However, his career changed dramatically five years later when a former college classmate mentioned that SmithKline, the pharmaceutical giant, was looking for a veterinarian. He landed the job and moved with his family to the company’s U.S. headquarters in Pennsylvania, where he and his wife Shirley still reside.

“SmithKline was a human pharmaceutical company,” Dr. Scott explains, “but, as many companies did at that time, they began exploring opportunities in the animal health field.”

Over a three-decade second career that saw him move from SmithKline to Johnson & Johnson to Schering and back to SmithKline, Dr. Scott spearheaded development of dozens of products designed to relieve animal maladies and scoured the world in search of human medicines that might be adapted for animal use. At least two such products, Bloat Guard for cattle and the anti-itch medicine Temaril-P, are still on the market today.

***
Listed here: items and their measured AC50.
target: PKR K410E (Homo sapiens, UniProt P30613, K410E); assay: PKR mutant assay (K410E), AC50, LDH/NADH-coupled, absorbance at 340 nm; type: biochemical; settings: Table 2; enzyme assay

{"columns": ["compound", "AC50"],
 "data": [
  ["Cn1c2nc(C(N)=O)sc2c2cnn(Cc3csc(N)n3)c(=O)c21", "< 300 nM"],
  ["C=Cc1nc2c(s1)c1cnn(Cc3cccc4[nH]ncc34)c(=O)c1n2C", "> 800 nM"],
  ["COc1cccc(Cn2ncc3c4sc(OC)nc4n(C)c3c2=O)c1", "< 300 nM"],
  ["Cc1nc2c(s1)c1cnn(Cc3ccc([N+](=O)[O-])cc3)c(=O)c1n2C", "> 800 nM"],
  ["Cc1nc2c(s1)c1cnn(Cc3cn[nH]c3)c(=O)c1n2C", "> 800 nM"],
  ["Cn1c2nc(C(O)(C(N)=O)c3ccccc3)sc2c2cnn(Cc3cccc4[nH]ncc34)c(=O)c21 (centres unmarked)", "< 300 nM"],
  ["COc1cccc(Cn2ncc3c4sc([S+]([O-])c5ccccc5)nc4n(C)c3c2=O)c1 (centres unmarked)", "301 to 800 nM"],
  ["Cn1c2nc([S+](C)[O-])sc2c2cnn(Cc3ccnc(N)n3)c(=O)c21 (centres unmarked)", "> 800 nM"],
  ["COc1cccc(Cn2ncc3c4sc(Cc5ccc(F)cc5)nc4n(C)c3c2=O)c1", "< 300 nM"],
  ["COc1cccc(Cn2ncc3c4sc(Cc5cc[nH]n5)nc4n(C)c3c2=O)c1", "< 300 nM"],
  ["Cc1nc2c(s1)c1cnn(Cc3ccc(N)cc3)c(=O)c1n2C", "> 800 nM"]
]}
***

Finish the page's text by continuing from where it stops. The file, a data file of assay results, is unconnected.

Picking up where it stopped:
[Dr. Scott and family]
Dr. Scott (center) and his wife Shirley (second from right) with their children (from left) David, Margaret, Patricia, Jeffrey, Steven, Barbara, and Deanne.

‘Get Up and Go Every Day’

Dr. Scott “retired” at 62, but he’s never stopped working. Jeffrey, one of Dr. Scott’s three sons (and seven children), owns a packing and shipping chain in the Philadelphia area “and my wife and I have been helping him the last 20 years or so,” he says.

“I do all the financials. We’re trying to sell one store because my wife and I can’t do some of the things we used to, but I think one thing that has helped us is that we’ve never retired. We’re not sitting around thinking, ‘What are we going to do today?’ We’ve had to get up and go every day.”

Oh, you must be wondering: Has the name George C. Scott (the “C” stands for Clifford, after the physician who delivered him) caused him any problems?

“No, not for me, but my wife has heard it,” he says. “When she tells people her husband’s name, they’ll ask, ‘So, how’s Patton doing?’”

By Jim McFarlin